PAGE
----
$22.54: Monthly amount collected by Ida May Fuller, a legal secretary and the first Social Security beneficiary, in January 1940.

$22,889: Total amount Fuller received until her death at age 100 in 1975.

454 Million: Approximate number of Social Security numbers issued.

Important Social Security Terms

Average Indexed Monthly Earnings (AIME): Dollar amount used to calculate benefit based on your actual earnings for 35 years.

Cost of Living Adjustment: The annual adjustment intended to keep Social Security benefits in pace with inflation.

Delayed Retirement Credits: Increased Social Security benefits for delaying taking retirement benefits beyond Full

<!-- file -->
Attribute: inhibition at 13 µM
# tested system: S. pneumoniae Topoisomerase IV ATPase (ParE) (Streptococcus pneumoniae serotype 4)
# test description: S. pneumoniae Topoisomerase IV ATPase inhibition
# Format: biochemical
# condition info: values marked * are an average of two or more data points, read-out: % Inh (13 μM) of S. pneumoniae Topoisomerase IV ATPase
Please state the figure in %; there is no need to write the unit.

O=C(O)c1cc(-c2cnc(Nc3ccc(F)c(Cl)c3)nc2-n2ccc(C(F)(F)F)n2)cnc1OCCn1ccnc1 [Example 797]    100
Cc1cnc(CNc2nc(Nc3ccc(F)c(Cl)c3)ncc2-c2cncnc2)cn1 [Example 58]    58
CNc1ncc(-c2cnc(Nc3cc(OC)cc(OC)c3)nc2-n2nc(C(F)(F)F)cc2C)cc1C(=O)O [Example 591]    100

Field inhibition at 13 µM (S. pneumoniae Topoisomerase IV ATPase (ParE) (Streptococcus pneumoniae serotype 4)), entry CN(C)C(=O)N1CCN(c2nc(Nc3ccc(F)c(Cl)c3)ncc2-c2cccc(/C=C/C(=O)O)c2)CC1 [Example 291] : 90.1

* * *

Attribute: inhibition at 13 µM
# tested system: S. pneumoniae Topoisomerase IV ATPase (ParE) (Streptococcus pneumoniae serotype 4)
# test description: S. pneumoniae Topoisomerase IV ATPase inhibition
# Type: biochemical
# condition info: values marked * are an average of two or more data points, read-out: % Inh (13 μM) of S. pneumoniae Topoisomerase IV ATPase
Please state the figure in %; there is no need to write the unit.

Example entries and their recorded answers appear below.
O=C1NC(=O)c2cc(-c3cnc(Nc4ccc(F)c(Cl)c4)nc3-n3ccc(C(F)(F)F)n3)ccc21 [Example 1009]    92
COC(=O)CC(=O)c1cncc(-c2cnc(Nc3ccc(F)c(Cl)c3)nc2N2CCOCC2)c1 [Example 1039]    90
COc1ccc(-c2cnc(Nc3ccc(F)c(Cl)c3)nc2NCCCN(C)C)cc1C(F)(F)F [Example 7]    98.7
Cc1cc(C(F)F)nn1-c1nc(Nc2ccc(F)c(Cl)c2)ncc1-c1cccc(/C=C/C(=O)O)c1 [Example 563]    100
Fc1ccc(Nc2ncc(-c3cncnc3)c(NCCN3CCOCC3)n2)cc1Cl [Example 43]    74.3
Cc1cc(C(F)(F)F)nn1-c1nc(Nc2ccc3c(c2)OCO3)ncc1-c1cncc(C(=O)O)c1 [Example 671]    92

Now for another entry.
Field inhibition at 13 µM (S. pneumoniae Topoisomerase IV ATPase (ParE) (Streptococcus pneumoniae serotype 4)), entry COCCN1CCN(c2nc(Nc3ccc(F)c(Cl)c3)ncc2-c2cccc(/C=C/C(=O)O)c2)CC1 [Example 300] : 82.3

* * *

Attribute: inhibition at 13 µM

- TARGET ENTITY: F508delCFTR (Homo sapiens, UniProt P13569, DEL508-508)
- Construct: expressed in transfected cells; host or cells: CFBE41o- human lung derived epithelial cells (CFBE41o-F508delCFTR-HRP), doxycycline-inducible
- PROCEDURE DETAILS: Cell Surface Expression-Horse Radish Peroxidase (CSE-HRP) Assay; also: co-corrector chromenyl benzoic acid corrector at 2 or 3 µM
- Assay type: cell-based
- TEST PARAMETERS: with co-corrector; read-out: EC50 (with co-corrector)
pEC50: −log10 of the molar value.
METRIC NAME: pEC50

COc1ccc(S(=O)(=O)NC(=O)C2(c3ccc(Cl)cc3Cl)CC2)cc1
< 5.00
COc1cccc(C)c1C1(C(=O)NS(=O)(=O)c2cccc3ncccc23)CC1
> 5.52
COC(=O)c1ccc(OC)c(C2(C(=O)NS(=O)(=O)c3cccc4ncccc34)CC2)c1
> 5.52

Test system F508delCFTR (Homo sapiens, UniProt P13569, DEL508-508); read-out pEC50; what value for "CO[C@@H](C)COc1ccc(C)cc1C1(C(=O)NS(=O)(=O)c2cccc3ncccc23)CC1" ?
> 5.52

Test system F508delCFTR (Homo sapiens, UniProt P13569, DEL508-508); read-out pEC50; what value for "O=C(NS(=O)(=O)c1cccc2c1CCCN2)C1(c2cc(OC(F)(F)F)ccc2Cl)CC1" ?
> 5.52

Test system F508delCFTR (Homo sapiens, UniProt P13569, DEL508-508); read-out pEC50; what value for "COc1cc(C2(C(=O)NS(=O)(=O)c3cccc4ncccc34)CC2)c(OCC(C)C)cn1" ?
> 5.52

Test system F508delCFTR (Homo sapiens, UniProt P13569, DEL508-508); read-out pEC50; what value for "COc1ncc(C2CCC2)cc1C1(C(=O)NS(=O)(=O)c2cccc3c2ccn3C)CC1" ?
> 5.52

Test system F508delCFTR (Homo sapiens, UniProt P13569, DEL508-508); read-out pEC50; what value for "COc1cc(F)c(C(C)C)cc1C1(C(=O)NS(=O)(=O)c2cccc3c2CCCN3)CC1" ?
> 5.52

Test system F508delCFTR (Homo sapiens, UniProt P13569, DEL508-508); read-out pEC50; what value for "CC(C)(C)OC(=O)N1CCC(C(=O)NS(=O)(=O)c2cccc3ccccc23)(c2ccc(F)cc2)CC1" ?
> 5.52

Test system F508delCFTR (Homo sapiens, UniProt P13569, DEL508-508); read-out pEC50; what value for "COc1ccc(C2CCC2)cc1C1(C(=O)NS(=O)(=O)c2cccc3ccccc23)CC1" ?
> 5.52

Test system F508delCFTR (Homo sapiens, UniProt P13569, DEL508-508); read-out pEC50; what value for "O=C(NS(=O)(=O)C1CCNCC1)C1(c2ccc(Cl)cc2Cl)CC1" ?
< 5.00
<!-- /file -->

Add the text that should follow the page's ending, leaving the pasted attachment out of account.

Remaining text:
Retirement Age: (e.g., each year you wait you can receive an 8% increase in payments, with the increase ceasing at age 70).

Full Retirement Age: The age when you are eligible for full, unreduced retirement benefits based on your date of birth.

Primary Insurance Amount: The Social Security Administration’s calculation of individual benefits, based on income earned during your 35 highest-earning years of work.

Old Age, Survivors, and Disability Insurance: The payroll tax used to fund the Social Security program.

Social Security Credits: Units that count toward eligibility for future Social Security benefits (most people need 40 credits to qualify for benefits).


1Projections of Future Financial Status

2 Medicare and Social Security: What you paid compared with what you get

3SSA.gov

4 Income Taxes And Your Social Security Benefit

5SSA.gov

AARP.org, 08/14/2017; Historical Background and Development of Social Security, SSA.gov.